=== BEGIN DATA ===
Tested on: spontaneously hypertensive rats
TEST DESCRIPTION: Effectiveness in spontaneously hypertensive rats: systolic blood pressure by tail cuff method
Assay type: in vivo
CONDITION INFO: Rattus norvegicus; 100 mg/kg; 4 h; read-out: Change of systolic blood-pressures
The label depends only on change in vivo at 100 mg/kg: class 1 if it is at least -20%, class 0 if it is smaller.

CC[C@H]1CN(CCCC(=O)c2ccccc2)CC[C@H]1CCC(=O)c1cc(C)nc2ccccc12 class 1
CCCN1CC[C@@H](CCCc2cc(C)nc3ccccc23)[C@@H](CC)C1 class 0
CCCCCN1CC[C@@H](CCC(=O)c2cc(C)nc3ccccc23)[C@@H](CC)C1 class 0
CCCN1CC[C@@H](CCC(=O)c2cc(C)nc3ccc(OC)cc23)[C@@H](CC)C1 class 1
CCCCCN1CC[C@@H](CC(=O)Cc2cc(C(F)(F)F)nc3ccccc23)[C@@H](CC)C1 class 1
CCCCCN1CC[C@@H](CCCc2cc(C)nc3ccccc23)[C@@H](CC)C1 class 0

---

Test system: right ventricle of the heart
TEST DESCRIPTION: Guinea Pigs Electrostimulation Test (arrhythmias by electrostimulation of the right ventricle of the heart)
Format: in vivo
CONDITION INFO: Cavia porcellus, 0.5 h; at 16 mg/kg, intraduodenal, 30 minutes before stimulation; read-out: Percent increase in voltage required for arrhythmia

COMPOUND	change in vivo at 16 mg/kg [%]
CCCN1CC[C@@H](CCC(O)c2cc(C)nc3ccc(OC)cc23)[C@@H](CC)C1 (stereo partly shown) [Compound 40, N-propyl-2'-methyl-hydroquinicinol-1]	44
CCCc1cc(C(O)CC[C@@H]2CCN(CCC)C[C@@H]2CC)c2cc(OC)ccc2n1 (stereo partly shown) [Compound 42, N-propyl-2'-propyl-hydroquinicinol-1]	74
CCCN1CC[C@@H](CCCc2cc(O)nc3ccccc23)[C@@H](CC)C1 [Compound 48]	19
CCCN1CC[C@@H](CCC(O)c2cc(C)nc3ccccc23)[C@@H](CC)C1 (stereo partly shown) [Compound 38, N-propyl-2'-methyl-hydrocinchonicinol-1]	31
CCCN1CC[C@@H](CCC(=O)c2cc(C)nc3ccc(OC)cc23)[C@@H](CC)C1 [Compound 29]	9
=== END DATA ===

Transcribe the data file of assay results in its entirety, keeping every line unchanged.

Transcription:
Tested on: spontaneously hypertensive rats
TEST DESCRIPTION: Effectiveness in spontaneously hypertensive rats: systolic blood pressure by tail cuff method
Assay type: in vivo
CONDITION INFO: Rattus norvegicus; 100 mg/kg; 4 h; read-out: Change of systolic blood-pressures
The label depends only on change in vivo at 100 mg/kg: class 1 if it is at least -20%, class 0 if it is smaller.

CC[C@H]1CN(CCCC(=O)c2ccccc2)CC[C@H]1CCC(=O)c1cc(C)nc2ccccc12 class 1
CCCN1CC[C@@H](CCCc2cc(C)nc3ccccc23)[C@@H](CC)C1 class 0
CCCCCN1CC[C@@H](CCC(=O)c2cc(C)nc3ccccc23)[C@@H](CC)C1 class 0
CCCN1CC[C@@H](CCC(=O)c2cc(C)nc3ccc(OC)cc23)[C@@H](CC)C1 class 1
CCCCCN1CC[C@@H](CC(=O)Cc2cc(C(F)(F)F)nc3ccccc23)[C@@H](CC)C1 class 1
CCCCCN1CC[C@@H](CCCc2cc(C)nc3ccccc23)[C@@H](CC)C1 class 0

---

Test system: right ventricle of the heart
TEST DESCRIPTION: Guinea Pigs Electrostimulation Test (arrhythmias by electrostimulation of the right ventricle of the heart)
Format: in vivo
CONDITION INFO: Cavia porcellus, 0.5 h; at 16 mg/kg, intraduodenal, 30 minutes before stimulation; read-out: Percent increase in voltage required for arrhythmia

COMPOUND	change in vivo at 16 mg/kg [%]
CCCN1CC[C@@H](CCC(O)c2cc(C)nc3ccc(OC)cc23)[C@@H](CC)C1 (stereo partly shown) [Compound 40, N-propyl-2'-methyl-hydroquinicinol-1]	44
CCCc1cc(C(O)CC[C@@H]2CCN(CCC)C[C@@H]2CC)c2cc(OC)ccc2n1 (stereo partly shown) [Compound 42, N-propyl-2'-propyl-hydroquinicinol-1]	74
CCCN1CC[C@@H](CCCc2cc(O)nc3ccccc23)[C@@H](CC)C1 [Compound 48]	19
CCCN1CC[C@@H](CCC(O)c2cc(C)nc3ccccc23)[C@@H](CC)C1 (stereo partly shown) [Compound 38, N-propyl-2'-methyl-hydrocinchonicinol-1]	31
CCCN1CC[C@@H](CCC(=O)c2cc(C)nc3ccc(OC)cc23)[C@@H](CC)C1 [Compound 29]	9